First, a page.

As I strode briskly into the main lobby, a young university student who was also wearing a New York Yankees baseball cap greeted me. He was quick to ask what the NY on our caps meant. Since mine was a special edition cap, I showed him the small banner stating that the Yankees had won 27 World Series Championships. I further went on to boast that the Yankees had dominated baseball over the years, and the team that won the second most championships was the St. Louis Cardinals. And they had won only 11 World Series titles. Obviously not a baseball fan because he did not seem to care much. What seemed to preoccupy his thoughts was the simple fact that the NY was for New York. He then asked me join his group, and to my delight, they were sharing a bottle of Pravda.
Pravda means “truth.” This rye-based vodka is definitely one of Poland’s most popular spirits. Rated as an ultra-lux vodka, Pravda boasts that it bests all the major brands in blind tastings.
Pravda vodka dates back to 1743. First distilled by royal decree of King Augustus lll, the spirit was hailed as the “jewel of vodkas.” (Today all bottles of Pravda are adorned with a beautiful blue carbuncle to commemorate its proud heritage). Since its inception, Pravda has been distilled in Carpathia’s pristine mountain district of Bielsko-Biala. For Poles, this is the heart of historical vodka production. Pravda is distilled in small batches from late harvest rye. The nose is lightly accented by a an array of citrus aromas. On the palate, Pravda is smooth and mellow, yet losing none of the complexity that is typical of rye vodkas. There is also a hint sweetness and citrus fruit flavors, followed by a pleasing minerality. Carpathia’s spring waters are known for their mineral content. I suspect that this adds to Pravda’s flavor. There is a slight, but not unpleasant burn on the finish. The alcohol content is 40% with a bottle price of $25.
Once my newfound friends boarded their train for Krakow, I settled back and reflected on the day’s events. I had not slept for 30 hours and I was tired. To my dismay, I fell asleep. When I awoke, I learned that I had missed my train. To add to my horror, there was not another train to Lviv for 24hours. Fortunately the vodka gods were with me. The old lady working the ticket counter gave me a refund and directions to the bus depot.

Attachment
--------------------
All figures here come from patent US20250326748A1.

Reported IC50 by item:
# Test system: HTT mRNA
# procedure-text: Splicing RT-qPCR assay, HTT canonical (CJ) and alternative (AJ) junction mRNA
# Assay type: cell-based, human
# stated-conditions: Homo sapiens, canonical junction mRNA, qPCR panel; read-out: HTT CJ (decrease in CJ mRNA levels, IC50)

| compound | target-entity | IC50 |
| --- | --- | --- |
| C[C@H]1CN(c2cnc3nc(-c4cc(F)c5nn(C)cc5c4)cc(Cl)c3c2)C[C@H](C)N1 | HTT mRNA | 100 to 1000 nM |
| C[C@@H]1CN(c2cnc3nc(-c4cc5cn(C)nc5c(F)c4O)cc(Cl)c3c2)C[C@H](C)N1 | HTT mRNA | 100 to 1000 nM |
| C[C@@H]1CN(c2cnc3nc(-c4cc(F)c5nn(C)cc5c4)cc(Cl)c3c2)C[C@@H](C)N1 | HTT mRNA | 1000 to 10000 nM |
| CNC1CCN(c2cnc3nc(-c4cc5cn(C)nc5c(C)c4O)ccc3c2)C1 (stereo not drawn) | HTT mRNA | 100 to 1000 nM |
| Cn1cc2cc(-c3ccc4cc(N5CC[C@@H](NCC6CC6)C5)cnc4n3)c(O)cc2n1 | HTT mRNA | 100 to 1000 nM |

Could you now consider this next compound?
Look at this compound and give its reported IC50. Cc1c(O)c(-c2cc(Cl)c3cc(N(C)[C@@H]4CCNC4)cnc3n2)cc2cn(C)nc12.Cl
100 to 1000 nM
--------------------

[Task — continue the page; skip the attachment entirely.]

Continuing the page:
Fortunately the morning bus for Lviv was in a few hours. When I called Elena, I promised to drink plenty of coffee to stay awake. She was quick to recommend espresso. She then playfully toyed with me and said that due to tardiness, and the great worry I had caused her, I had to buy her a new pair of boots.
Once my bus arrived, I was excited to see it was a luxury Euroliner. As I handed the driver my ticket, he told me there were only 12 passengers, so sit anywhere I like. Once I boarded, I was shocked to see the bus was filled with various Polish goods. In reality, I was on board with a group of smugglers. To add to my dismay, the ring was comprised of elderly ladies.
Just as I was about to doze off, one of the babusya (Ukrainian for grandmother) shoved a bottle of vodka in my face, and invited me to join them for a drink. I was quick to say that it was not my custom to drink liquor in the morning. However, I had experienced a trifling night, and the vodka was a Ukrainian favorite, Nemiroff Lex.
The Lex is a premium rye vodka that has been aged in wood for 6 months. Next the spirit is required to undergo 11 stringent stages of purification. The nose is more aromatic than the typical rye vodka. Notes of Linden Blossom and oats prevail. There is also a whisper of lemon and citrus. All follow through on the palate, yet much more prevalent. There are also some welcome flavors of spice. The mouth feel is warm and pleasurable. The finish is detectably smooth. Nemiroff Lex is indeed a vodka to be sipped and enjoyed neat. The alcohol content is 40% with a bottle price of $35.
At length, we arrived at the Lviv bus depot. Patiently awaiting my arrival was Elena, and it was no surprise to see that she was already wearing a new pair of boots. The only remaining issue was the presence of vodka on my breath. I’m sure that would cost me at least another pair of shoes.
“But that my friends, is a different story … “